Possible return of stolen Balangiga church bells is victory of Philippine independent foreign policy & struggles, not American benevolence

Speakers at Kamuning Bakery Café’s non-partisan Pandesal Forum in Quezon City  were Balangiga Battle hero Capt. Eugenio Daza’s grandson and president of Kaanak 1896 (association of descendants of the Philippine Revolution and Phil-American War era) Eugenio Roy Daza, “Balangiga: Howling Wilderness” film director & co-writer Khavn de la Cruz and producer/co-writer Achinette Villamor, geopolitics analysts Butch Valdes and George Siy of Integrated Development Studies Institute (IDSI). Moderator is writer Wilson Lee Flores. The Pandesal Forum agrees that the possible and long overdue return of the Balangiga bells is a victory of Philippines’ independent foreign policy and struggles, not American benevolence.

Return Balangiga church bells, other loot, issue official apology
University of the Philippines (U.P.) Prof. Bobby Tuazon of the Center for People Empowerment in Governance (CenPEG) gave this message to the Pandesal Forum: “The return of the Balangiga Bells is long overdue and a historical injustice of American colonizers. The return should not be seen as American benevolence, but rather as a victory of the Filipino people who have fought hard and long for their return.”
Prof. Tuazon added: “Much of our history, by the way, was looted by the American aggressors during the Philippine-American War—relics, archives, treasures, etc. remain in the U.S. until today—are in museums such as the Smithsonian, collectors, etc. These should also be returned.”
Tuazon said: “No apology has been given for the 1 million Filipinos—revolutionaries and civilians—who died during the Philippine-American War. If the U.S. really cares for ‘friendship’, they should at least apologize.”

Retelling history from viewpoint of the defeated… Balangiga: Howling Wilderness In the Pista ng Pelikulang Pilipino organized by the Film Development Council of the Philippines (FDCP) from August 15 to 21, the Pandesal Forum highly recommends that the public watch watch the award-winning “Balangiga: Howling Wilderness” which had won 3 times as best film at the QCinema 2017, the Urian and Famas.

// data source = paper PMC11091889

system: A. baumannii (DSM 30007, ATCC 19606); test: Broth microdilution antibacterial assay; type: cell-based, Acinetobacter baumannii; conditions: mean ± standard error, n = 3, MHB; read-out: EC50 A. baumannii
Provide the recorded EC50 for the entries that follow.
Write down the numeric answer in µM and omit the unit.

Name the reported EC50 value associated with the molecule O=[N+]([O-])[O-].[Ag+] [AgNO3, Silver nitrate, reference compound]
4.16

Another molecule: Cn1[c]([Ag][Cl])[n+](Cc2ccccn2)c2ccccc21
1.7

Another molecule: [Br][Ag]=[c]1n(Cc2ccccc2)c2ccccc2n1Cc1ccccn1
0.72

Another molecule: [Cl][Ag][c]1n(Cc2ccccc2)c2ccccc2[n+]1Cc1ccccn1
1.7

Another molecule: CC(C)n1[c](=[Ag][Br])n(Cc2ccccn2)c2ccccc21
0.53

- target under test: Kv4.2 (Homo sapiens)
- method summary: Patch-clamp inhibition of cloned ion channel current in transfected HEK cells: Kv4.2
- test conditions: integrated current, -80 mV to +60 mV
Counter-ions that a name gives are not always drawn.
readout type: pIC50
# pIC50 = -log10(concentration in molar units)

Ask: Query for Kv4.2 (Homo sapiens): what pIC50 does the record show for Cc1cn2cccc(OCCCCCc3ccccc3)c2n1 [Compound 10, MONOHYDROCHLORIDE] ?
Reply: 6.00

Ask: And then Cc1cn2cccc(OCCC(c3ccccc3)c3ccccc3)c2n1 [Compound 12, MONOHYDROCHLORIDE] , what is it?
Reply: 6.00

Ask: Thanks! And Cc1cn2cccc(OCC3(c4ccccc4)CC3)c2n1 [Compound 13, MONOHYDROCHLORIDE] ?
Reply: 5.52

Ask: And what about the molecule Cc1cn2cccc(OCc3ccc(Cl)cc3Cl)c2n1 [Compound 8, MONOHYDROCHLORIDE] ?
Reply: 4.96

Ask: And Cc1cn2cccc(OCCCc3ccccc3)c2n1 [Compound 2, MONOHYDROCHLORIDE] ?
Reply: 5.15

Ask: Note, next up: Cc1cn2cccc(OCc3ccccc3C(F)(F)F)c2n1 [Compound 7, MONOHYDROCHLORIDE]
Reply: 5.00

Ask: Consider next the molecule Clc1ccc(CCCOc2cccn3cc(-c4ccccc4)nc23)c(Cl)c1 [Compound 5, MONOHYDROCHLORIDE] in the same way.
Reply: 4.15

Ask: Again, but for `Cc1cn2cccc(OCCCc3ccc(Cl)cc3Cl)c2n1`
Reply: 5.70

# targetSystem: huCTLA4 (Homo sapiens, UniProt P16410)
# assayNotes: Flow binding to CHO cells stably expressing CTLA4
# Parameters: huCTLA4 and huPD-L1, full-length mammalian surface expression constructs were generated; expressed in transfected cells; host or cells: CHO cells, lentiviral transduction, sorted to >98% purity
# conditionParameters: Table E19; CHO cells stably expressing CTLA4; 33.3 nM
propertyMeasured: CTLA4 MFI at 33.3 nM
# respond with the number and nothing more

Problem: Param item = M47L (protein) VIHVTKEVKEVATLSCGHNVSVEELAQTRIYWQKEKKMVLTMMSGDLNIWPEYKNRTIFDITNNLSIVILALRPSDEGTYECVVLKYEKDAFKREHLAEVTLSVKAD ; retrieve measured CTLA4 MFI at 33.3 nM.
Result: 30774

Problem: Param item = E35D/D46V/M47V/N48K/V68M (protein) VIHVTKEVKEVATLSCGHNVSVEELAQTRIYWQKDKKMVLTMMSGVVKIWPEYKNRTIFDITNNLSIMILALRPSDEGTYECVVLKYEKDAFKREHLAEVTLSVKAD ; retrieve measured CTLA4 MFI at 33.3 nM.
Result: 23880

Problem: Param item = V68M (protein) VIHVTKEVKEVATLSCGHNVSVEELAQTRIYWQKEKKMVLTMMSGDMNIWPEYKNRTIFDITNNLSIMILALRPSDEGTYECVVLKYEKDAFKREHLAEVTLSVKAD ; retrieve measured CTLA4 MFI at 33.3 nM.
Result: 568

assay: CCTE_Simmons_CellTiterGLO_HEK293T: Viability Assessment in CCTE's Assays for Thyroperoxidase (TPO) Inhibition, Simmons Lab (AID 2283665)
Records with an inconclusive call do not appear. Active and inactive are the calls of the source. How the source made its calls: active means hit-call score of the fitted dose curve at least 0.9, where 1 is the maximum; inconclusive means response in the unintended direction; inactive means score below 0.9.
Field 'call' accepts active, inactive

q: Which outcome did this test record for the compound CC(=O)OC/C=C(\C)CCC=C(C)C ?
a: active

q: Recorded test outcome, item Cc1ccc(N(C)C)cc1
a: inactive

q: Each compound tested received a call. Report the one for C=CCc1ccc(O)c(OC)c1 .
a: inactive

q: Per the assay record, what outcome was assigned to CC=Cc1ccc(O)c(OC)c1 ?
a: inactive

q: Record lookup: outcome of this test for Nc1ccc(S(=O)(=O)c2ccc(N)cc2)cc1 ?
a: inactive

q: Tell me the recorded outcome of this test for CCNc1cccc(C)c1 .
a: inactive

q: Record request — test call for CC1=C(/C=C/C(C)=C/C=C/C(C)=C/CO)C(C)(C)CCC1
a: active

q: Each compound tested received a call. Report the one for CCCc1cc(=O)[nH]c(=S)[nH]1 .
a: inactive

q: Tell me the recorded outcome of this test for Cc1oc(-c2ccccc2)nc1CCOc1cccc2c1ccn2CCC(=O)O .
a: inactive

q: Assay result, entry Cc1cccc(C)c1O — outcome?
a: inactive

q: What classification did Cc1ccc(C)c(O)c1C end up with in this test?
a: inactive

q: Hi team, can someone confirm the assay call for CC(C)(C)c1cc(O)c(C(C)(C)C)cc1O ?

The artists behind “Balangiga: Howling Wilderness” are director and co-scriptwriter Khavn de la Cruz, co-writers Achinette Villamor and Jerry B. Gracio. There are no celebrity stars in the cast led by Justine Samson, Pio Del Rio, Warren Tuaño.
Producer and co-scriptwriter Achinette Villamor said the injustice that happened in Balangiga is “part of the numerous national wounds in the consciousness of the Philippines”. She said: “History is usually written by the victors, such as many accounts of the Philippine-American War whoch were mostly authored by the colonizers, the white men, there is a need to tell history from the points of view of those who were defeated and conquered, like us Filipinos. The Balangiga film project is one such attempt.”

It is unique that this movie stands out for its good attempt at artistry, its uncommon courage and its seeking to retell a sad, controversial and violent episode in Philippine history from the refreshing, innocent perspectives of little children.

This well-crafted movie is set in 1901 in seaside town of Balangiga in the Philippines’ third largest island of Samar. Eight-year-old Kulas flees the town with his grandfather and their carabao to escape U.S. General Jacob Smith’s controversial “Kill & Burn” military order. He finds an infant amid a sea of corpses and together, the two boys struggle to survive the American military occupation.

Remembering history, to create a better future… Read this U.S. account of the past J. P. Lawrence wrote last year in the “New York Review of Books” on this sad episode of Philippine history which followed local Filipino rebels decisive military victory in Balangiga over U.S. occupation troops:

“US troops returned to Balangiga in force. They bombarded the town with cannons, and set it ablaze. The three bells remained in the ruins of the church. But the retribution did not end there. General Jacob Smith told his troops he wanted a ‘howling wilderness’ and ordered any male over the age of ten killed. ‘I want no prisoners,’ he said. ‘I wish you to kill and burn; the more you kill and burn the better it will please me.’ Theodore Roosevelt, who was responsible for the conduct of the war in the Philippines for part of 1902, had earlier reflected on the justification for such harsh tactics. ‘In a fight with savages, where the savages themselves perform deeds of hideous cruelty, a certain proportion of whites are sure to do the same thing,’ he said. In the reprisals for Balangiga, US troops are said to have killed as many as 50,000 Filipinos.”

Lawrence also wrote: “Forty-eight US soldiers died at Balangiga, America’s worst military defeat since the Battle of Little Bighorn in 1876. To commemorate their lost men—or perhaps to avenge them—American troops brought the three bells of Balangiga home with them. Over the next century, the bells passed through various military bases. Two are now in Wyoming, and one is on an army base in South Korea, displayed to memorialize the battle.”

History—whether sad, happy, tragic or triumphant—is part of our present and influences our future. May these two indie movies on our history not just entertain, but hopefully educate, awaken, conscienticize and inspire us to help create a better and more just future.

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